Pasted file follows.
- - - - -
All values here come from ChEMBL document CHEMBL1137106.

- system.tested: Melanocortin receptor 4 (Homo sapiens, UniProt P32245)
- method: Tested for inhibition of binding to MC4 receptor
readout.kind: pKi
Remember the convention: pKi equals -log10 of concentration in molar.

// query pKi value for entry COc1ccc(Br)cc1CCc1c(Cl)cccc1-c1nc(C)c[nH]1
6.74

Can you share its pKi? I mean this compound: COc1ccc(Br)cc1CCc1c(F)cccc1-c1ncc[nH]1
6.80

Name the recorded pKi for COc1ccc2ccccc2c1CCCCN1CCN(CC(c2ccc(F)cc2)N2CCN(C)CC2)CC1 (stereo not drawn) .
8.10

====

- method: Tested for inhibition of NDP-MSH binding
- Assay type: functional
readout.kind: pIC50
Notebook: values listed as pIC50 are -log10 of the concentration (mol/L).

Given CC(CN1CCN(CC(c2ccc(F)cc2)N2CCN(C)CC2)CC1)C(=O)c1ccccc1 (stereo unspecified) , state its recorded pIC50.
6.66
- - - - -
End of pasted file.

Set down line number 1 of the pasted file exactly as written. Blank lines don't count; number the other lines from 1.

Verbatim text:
All values here come from ChEMBL document CHEMBL1137106.